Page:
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          • There are a number of people who are regular commenters here who could write that app, given some research time. Seriously, given a contemporary smartphone, if it couldn’t snap the photo, find and identify the license plate number, record the location, and query the database to see if that car had been reported stolen, all in something under 5-10 seconds, I’d be having (unpleasant) words with my development team.

            The bulk of the work could be done while the phone holder walked to the next vehicle in line.

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          • I don’t know how representative this is, but I watched a parking office walk up to a car, the print and place a ticket on it in under 30 seconds last summer. The meter was expired, and I suspect that she already had the license plate from an earlier pass (and just had to verify that was the same car) and that the meter had already alerted the system, so that all she had to do to give the ticket was press one or two buttons on the touch screen.

            The parking cops there (around the Capitol) record all the license plates, it appears, so their system may be faster than the one regular ol’ parking cops use, though.

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      • The article said he made nearly 30,000 dollars in overtime. His base salary is 36,000 dollars. Guy is interesting actually. He is an engineer and headmaster from Haiti who came here to flee violence and political unrest.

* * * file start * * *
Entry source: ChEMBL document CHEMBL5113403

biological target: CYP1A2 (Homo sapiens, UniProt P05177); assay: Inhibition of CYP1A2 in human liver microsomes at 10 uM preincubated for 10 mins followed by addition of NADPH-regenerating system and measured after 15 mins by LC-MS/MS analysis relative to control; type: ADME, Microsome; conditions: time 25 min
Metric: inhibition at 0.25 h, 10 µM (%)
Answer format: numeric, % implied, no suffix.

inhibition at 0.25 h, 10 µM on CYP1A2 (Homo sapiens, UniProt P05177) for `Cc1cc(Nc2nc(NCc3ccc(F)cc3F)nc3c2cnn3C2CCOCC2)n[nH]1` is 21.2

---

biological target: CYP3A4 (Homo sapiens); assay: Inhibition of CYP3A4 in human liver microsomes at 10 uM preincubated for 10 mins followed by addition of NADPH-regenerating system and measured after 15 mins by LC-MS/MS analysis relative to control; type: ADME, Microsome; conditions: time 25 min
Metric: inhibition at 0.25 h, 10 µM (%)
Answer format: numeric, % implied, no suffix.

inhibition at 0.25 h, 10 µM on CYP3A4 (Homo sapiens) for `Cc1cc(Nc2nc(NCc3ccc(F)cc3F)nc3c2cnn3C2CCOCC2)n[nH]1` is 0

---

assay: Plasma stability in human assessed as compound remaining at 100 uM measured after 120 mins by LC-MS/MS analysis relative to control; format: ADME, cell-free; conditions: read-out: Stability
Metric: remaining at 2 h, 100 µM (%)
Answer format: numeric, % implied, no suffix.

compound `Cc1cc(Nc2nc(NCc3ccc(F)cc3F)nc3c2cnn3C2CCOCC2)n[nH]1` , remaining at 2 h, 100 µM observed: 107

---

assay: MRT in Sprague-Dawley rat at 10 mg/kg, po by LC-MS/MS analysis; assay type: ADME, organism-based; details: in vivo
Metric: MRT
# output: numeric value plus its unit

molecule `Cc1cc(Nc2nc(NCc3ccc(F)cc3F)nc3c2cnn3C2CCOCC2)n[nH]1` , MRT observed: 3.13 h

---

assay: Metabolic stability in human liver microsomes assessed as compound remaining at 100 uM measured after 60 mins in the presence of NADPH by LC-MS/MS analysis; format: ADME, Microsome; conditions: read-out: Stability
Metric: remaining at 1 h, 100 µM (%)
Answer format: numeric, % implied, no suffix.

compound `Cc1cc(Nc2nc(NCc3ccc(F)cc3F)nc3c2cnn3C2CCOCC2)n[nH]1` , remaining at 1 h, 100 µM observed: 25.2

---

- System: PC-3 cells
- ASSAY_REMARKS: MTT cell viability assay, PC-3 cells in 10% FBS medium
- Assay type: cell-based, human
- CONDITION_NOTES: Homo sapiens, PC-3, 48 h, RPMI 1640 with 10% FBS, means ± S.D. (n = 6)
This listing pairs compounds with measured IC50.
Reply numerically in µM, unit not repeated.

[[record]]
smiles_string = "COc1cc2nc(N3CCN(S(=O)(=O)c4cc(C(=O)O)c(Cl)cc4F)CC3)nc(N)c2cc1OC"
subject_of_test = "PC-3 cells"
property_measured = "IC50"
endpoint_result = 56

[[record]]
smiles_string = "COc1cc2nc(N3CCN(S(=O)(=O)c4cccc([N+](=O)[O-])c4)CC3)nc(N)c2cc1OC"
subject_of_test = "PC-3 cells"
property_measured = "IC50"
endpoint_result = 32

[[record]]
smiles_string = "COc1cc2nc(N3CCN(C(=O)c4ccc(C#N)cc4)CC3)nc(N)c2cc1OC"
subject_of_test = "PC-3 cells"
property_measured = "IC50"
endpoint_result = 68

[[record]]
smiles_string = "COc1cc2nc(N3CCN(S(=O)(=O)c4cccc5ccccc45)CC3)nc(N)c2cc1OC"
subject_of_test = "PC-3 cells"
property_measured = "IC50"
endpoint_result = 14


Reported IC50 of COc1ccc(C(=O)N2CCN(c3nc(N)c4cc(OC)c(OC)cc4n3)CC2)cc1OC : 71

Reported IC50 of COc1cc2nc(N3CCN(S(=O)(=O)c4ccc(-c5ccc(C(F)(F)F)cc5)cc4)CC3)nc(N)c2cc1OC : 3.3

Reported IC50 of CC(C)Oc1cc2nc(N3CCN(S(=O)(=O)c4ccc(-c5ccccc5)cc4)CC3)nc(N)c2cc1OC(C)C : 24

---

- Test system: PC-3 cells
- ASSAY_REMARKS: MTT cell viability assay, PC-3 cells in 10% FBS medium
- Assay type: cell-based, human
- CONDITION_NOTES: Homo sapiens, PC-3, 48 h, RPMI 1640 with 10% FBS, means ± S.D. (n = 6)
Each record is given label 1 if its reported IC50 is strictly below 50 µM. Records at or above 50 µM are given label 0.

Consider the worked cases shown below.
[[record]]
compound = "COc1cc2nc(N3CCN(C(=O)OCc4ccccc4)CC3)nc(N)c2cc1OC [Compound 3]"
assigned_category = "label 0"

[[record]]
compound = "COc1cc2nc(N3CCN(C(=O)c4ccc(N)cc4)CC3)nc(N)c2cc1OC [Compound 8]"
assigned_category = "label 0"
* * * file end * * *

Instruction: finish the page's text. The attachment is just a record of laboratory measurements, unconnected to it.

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      • Even at just 2000 hours per year, that’s less than 10 per hour. And it sounds like he got tons of OT. In a place like New York, I bet you can be scouting your next victim while you’re still waiting for the citation on your current one to print out. If everybody was putting up those numbers, that would be a little bit suspicious, but one guy at the tail of the distribution? I can believe it’s legit.

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        • When I said people just double park their cars, I meant you could see an entire block or two of double parking. Not just a random car here and there. There are also alternate side of the street parking rules that people miss a lot probably. Basically one of the major hassles of owning a car in NYC is that you have to get up really early a few times a week to move your car for the street cleaners.